(A simple solution for this is to install an LED fixture. Prices for LED solutions have come down dramatically and have become more economical. The life of an LED fixtures last substantively longer than outmoded CFL solutions.)

The second example is the purest form of energy consultation. In this instance, your energy advisor would work alongside you to draft a comprehensive energy management plan. This includes identifying all existing pain points, categorizing remaining equipment life, and producing an analysis on potential retrofit costs and payback periods. This latter portion should factor available incentives and rebates as well as creative or alternative financing mechanisms.

This enables you to prepare, well into the future, for all contingencies and eventualities. You can include capital improvement projects in annual budgets, factor in the energy savings, and ultimately avoid untimely failures that can dramatically disrupt production.

For many dealing with complex energy issues, transaction selling has become the norm. Emerging resources in the market can help you better plan, prepare and manage energy portfolios. Leveraging an advisor can enable you to develop a more structured approach and avoid the roller coaster that has been your energy management strategy to date.

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Four Steps to Reducing Inefficiency in Your Building

Is your facility as energy efficient as it could be? How does your energy rates compare to current market conditions? Do you have equipment and systems needlessly using energy when off-cycle? These are more difficult questions to answer than most would think. Many clients I work with are wearing multiple hats each day. I am confident you are too. It’s extremely challenging for them to keep up on prevailing technologies or fluctuating rates while trying to juggle production schedules and personnel.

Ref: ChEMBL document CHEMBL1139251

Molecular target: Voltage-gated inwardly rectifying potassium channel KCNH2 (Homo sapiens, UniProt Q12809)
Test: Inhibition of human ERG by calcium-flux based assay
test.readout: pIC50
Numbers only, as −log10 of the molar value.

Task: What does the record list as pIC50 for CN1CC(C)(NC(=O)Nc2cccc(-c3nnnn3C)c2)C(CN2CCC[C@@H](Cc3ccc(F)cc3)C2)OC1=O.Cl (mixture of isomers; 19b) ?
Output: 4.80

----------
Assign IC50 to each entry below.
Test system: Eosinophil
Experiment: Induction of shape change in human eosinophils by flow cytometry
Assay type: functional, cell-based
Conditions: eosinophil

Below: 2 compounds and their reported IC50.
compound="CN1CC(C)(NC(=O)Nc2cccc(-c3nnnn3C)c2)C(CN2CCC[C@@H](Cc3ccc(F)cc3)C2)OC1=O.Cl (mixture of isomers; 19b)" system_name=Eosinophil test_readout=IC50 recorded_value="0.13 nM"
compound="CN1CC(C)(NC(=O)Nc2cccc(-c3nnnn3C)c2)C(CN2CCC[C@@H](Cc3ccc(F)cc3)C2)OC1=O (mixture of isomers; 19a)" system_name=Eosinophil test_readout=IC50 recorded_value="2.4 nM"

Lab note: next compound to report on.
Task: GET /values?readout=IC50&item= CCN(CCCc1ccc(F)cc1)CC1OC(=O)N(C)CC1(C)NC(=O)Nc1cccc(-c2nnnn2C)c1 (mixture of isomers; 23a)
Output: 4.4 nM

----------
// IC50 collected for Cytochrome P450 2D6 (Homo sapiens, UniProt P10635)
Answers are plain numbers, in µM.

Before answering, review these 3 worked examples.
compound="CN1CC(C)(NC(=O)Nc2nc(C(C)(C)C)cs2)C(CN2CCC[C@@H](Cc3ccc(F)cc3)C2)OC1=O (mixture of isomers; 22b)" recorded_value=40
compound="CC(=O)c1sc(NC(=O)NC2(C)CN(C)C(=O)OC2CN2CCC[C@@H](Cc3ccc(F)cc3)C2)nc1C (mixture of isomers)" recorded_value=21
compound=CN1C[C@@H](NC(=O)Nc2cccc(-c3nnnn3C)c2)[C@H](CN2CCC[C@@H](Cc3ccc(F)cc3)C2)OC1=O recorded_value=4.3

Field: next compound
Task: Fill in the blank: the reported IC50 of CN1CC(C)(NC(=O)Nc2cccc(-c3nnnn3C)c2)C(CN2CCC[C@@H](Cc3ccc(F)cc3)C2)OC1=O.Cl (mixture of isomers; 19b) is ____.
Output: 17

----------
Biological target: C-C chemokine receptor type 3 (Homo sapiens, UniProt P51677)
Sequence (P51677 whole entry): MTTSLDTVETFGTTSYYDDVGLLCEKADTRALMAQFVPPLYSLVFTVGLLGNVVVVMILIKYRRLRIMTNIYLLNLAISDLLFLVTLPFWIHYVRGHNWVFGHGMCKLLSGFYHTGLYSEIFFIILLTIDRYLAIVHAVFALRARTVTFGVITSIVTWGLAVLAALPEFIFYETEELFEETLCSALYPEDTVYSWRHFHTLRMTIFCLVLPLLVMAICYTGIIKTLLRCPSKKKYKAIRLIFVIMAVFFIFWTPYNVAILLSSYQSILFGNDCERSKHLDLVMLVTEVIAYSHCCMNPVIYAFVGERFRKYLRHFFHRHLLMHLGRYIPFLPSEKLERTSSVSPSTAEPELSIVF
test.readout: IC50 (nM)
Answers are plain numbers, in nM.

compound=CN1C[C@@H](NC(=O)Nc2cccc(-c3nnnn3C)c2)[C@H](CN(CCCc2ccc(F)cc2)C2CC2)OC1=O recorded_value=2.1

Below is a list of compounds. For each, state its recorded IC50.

An essential tenant of the EPCO philosophy to energy management is having a comprehensive plan to guide you. Your energy plan should be a holistic approach to the energy consumption of your facility.  Utilizing a long-term lens, EPCO designs a plan that factors each component comprising your specific energy fingerprint. This includes how you use energy, when it’s consumed, and most importantly, where you can save without disruption to your operation. As great as this may sound, the next logical question is, how do I create this plan?

EPCO has simplified the process into an easily digestible four-step approach.

  1. Identify your pain points – Work alongside your energy advisor to understand, from your perspective, the energy-related issues you are facing. This could be as a simple as utility billing errors or ineffective lighting to more complex issues such as process cooling / heating and heat reclamation.
  2. Perform an ASHARAE Level Audit – A facility Audit is a great step towards realizing your simple payback. Whether it is an LED upgrade, automated controls, or mechanical equipment retrofit, an audit provides the facilities baseline data needed to understand your opportunities.
  3. Prioritize the Data – Following the audit, review the data to determine where the most substantial and relative savings exist. Cross reference the pain points you first identified with each proposed solution. Calculate what the capital costs are in relation to energy savings. And be sure to leverage incentive and financing opportunities.
  4. Draft and Execute Your Plan – Once you have determined the value and importance of each solution, your energy advisor can work with you to implement each identified energy savings opportunity. Start with the highest prospective paybacks so you can reinvest those savings into more energy intensive projects.

A carefully crafted energy plan will empower you with the ability to more seamlessly manage your energy portfolio. Whether you move forward immediately with each measure, or wait for a more opportune time, you will be better informed and prepared.